And depending on the stipulated punishments for the original offence. It reaches as far down until a crime punishable by level 12 sentencing and incurs a base level 12 (1 penalty unit) fine in punishments.

Generally, the penalties for Attempt offences are usually a level down from the penalty for committing the actual crime.

As an example, s321P of the Crimes Act 1958 (Vic) explains that a person guilty of attempting to commit a Murder offence in Victoria or Treason by law is liable to a level 2 sentencing (25 years maximum imprisonment).

Conspiracy Offences

It is an offence for a person to be part of 2 or more people who agree or plan to commit an indictable offence. Section 321 of the Crimes Act 1958 (Vic) specifies the violation of conspiracy to include where the;

  • Person intends to commit the offence.
  • Intends that any circumstance, evidence or helping instruments will exist to aid them in carrying out the actions.

Subsection 3 of s321 of the Crimes Act maintains a person to be guilty of a conspiracy offence even if they are unaware of certain circumstances or facts relating to the offence/agreed course. Conspiracy Offences are treated equally even if they occurred outside Victoria as long as;

  • The circumstances include those prohibited by the Victorian laws,
  • One or more persons referred to inhabited Victoria while the agreement was on.

Penalties for Conspiracy

Section 321C of the Crimes Act 1958 (Vic) stipulates the penalty of a conspiracy offence to be a maximum of 15 years imprisonment (Level 4). However, if the conspiracy offence is regarding Murder or any form of treason, the punishments can be as severe as a level 1 imprisonment (life).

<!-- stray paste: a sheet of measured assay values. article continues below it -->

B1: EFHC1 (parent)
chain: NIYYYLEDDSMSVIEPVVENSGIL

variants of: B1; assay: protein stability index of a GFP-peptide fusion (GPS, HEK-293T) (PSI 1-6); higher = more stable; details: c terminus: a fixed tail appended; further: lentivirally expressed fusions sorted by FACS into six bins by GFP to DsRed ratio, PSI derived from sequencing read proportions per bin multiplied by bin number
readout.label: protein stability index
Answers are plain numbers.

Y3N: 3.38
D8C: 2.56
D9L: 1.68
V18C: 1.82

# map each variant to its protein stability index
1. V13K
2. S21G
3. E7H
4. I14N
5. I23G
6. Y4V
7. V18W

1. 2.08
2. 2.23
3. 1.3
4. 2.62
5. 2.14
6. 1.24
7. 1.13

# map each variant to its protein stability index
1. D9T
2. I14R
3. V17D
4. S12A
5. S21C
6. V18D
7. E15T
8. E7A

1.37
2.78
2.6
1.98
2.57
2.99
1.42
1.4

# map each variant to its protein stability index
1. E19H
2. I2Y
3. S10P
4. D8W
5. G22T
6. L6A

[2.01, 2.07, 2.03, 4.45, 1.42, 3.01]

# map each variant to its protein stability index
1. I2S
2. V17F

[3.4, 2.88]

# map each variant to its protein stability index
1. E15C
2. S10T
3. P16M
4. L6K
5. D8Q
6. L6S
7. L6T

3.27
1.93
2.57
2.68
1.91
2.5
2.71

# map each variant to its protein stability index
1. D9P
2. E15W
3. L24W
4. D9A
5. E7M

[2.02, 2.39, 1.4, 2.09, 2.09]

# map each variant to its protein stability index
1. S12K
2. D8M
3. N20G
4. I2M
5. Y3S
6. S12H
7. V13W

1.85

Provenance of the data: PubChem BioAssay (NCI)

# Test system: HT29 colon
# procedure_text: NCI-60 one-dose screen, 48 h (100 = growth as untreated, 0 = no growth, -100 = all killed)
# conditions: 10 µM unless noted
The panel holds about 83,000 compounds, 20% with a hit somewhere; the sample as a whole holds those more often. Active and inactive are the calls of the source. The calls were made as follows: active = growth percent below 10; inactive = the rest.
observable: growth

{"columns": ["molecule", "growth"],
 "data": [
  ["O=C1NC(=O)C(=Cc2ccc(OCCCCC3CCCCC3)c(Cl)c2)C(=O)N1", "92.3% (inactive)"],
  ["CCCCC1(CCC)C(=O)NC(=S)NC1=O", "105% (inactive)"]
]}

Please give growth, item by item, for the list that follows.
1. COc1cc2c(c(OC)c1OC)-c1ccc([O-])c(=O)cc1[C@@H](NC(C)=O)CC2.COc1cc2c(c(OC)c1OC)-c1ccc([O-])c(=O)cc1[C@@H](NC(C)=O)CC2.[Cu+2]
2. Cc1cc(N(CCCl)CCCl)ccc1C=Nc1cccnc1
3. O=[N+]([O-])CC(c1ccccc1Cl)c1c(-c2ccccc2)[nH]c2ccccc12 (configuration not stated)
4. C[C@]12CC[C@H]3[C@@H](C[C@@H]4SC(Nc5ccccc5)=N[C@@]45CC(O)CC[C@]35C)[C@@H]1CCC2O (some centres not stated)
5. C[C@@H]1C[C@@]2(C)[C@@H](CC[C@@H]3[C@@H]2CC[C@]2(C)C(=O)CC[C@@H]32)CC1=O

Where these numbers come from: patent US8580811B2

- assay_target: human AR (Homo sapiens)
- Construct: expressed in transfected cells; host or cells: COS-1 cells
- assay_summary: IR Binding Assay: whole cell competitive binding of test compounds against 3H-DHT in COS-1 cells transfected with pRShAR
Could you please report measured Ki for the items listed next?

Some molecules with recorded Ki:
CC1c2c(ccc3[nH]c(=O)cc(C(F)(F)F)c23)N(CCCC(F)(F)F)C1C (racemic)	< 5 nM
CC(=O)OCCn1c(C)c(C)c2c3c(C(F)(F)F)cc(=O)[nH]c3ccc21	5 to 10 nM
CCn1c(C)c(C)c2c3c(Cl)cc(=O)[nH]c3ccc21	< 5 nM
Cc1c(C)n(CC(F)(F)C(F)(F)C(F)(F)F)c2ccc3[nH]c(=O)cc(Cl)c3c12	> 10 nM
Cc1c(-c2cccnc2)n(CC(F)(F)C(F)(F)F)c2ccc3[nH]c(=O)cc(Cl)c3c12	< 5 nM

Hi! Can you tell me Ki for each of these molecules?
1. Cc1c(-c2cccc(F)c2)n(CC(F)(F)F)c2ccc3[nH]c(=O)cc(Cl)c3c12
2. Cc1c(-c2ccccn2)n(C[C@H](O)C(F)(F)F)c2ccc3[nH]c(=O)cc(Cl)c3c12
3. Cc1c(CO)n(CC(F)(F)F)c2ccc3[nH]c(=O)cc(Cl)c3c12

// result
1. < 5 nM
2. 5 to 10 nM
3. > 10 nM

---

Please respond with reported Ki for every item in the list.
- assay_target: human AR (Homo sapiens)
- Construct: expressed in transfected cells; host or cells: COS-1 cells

Incitement offences

Division 11 and section 321G makes it an offence to incite/lure/deceive/encourage/enable a person to engage in the course of conduct that will lead to an offence.

A person is guilty of incitement if they intend or believe in any fact or actions that will lead to an offence.

It is an offence that includes punishments as much as level 4 (15 years maximum) imprisonment. And a level 1 (life imprisonment) if it is for a murder or treason offence.

Will an attempted offence show up on a nationally coordinated criminal history check?

If an individual is found guilty of an attempted offence, the offence will show up as a disclosable court outcome (DCO) on the results of their police record check.

Individuals can obtain an Australian police check via the Australian National Character Check - ANCC® website.

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The contents of this website do not constitute legal advice and should not be relied upon as a substitute for legal or professional advice.